Jefferson intimated that Americas commitment to democratic tendencies was based on the liberty and protection of an individual under habeas corpus (Gregory, 2013).
Habeas corpus is established in the United States constitution in article (1), section (9) and clause (2). The constitution under this article enforces the application of habeas corpus unless there is rebellious tendency or when the scenario poses a threat to the safety of the citizenry. There are only two occasions in history when habeas corpus was suspended. President Abraham Lincoln suspended habeas corpus in 1861 due to the militia conduct and riots in Maryland (The Rutherford Institute, 2015). Secondly, habeas corpus was suspended during the reconstruction due to civil rights violations.
The war on terrorism has complicated the status of habeas corpus in the United States (Hafetz, 2011). During the Inauguration of president Obama, there was a commitment to close the Guantanamo bay and uphold the rights and freedoms of the prisoners and detainees. However, such promises and commitments have not bore any fruit. Guantanamo bay has transformed over time and currently it is an alternative detention camp that puts a caveat on prisoners access to criminal justice system in the US.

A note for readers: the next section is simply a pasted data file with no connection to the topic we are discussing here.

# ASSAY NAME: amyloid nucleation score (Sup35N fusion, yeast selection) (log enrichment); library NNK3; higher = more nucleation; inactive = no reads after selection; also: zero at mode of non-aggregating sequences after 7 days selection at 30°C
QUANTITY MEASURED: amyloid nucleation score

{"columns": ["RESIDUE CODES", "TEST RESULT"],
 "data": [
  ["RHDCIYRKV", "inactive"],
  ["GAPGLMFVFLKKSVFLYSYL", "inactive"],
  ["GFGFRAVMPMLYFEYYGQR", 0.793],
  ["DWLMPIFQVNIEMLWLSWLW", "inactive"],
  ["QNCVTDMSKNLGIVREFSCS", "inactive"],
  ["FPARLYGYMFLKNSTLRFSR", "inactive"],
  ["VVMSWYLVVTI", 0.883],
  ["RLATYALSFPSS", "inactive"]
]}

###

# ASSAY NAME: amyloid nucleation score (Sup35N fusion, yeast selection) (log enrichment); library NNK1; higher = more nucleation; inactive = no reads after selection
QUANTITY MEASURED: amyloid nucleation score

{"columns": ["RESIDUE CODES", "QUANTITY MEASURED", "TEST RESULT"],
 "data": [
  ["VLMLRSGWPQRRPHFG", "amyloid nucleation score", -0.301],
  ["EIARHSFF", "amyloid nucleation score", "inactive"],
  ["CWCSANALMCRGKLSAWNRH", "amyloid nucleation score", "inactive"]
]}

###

Hafetz (2011) intimates that terrorist suspects in are today detained indefinitely at the Guantanamo bay and the military commissions continues to play a significant role in dealing with the prisoners. Individuals who are thought to be a threat to the US are detained without trial. Prisoners in the modern dispensation are being detained without trial and the federal government has to a greater extent limited the authority of the magistrates to issue judgments that are contrary to their wish (Hafetz, 2011). The magistrates are barred from releasing a prisoner or detainee under any circumstances. The war on terrorism has greatly eroded the tenets of habeas corpus. The counter terrorism policy has curtailed